One First National Plaza, First National Bank Building, Bank One Plaza
Structure in general
flat roof with 3+ boxes
- This is the tallest building in the "Loop proper" as defined by the loop in Chicago's elevated train tracks. The site is also the geographic center of the loop.
- The large terraced plaza south of the building is one of 3 major plazas between Clark and Dearborn Streets. See also Richard J. Daley Center and the Chicago Federal Center.
- The plaza is two levels deep, with several staircases and a large fountain at the bottom.
- The fountain in the plaza is formed by nine square tubes of water rising to varying heights (similar to the Sears Tower).
- A colorful mosaic by Marc Chagall titled "Four Seasons" is located on the mid-level terrace of the plaza.
- The building sweeps from a 200-foot wide base to 95 feet at the top. The east-west length is 300 feet.
- An unusual sensation can be experienced by placing a foot on one of the curving piers, then looking up to the top: this gives the illusion that it's possible to run up the building.
- First National Chairman Gaylord Freeman began construction of the building without building permits from Chicago City Hall.
- The building replaced six older skyscrapers, including the Morrison Hotel which was the tallest building ever demolished at the time.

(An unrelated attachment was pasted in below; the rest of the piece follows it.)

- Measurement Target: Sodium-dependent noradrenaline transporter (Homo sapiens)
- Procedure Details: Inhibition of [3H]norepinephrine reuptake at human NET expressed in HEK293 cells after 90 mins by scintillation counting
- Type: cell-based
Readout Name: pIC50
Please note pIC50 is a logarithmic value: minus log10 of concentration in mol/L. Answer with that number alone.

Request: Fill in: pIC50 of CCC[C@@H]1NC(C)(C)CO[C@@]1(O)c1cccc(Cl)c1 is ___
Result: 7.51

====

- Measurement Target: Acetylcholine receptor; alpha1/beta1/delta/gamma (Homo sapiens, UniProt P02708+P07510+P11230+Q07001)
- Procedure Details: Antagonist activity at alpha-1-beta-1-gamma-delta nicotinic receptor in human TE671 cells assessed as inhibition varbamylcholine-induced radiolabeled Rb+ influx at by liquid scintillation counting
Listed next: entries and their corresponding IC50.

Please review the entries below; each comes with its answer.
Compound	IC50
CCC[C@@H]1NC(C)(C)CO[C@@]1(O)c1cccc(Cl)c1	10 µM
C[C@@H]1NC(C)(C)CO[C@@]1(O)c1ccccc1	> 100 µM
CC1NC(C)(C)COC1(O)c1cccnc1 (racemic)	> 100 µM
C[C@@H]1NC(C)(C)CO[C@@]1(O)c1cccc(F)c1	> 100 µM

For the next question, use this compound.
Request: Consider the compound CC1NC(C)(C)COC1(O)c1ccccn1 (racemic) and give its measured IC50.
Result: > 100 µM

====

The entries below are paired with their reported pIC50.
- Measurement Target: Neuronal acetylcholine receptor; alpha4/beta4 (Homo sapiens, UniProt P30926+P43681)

- The old First National Bank Building remained standing until the bank moved into this building, then was torn down to build the plaza.
- The granite for the facade was quarried at Marble Falls, 50 miles northwest of Austin, Texas.
- Like the GE Building in New York City, this building is set behind a popular sunken plaza in the very heart of the business district. Both buildings also have the same height.
- Other skyscrapers with a similar shape include the Sompo Japan Head Office Building in Tokyo and the W.R. Grace Building and Solow Building in New York.
- The walls of the fifth-floor employee cafeteria are painted with an extensive mural by Karl Wirsum (famous for his whimsical firefly on Block 37) with abstract shapes resembling masks, bees, notes, machines, and flowers.
- U.S. President Barack Obama met his wife Michelle in this building in 1989 when both worked for the law firm Sidley & Austin.
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21 South Clark Street
Also recorded for this building:
Structural engineering, General contractor, Tenant, Escalator supplier, Facade supplier, Steel supplier, Concrete supplier
Features & Amenities
- One of the city's famous buildings
- Illuminated logo on the facade
- Plaza is available to the public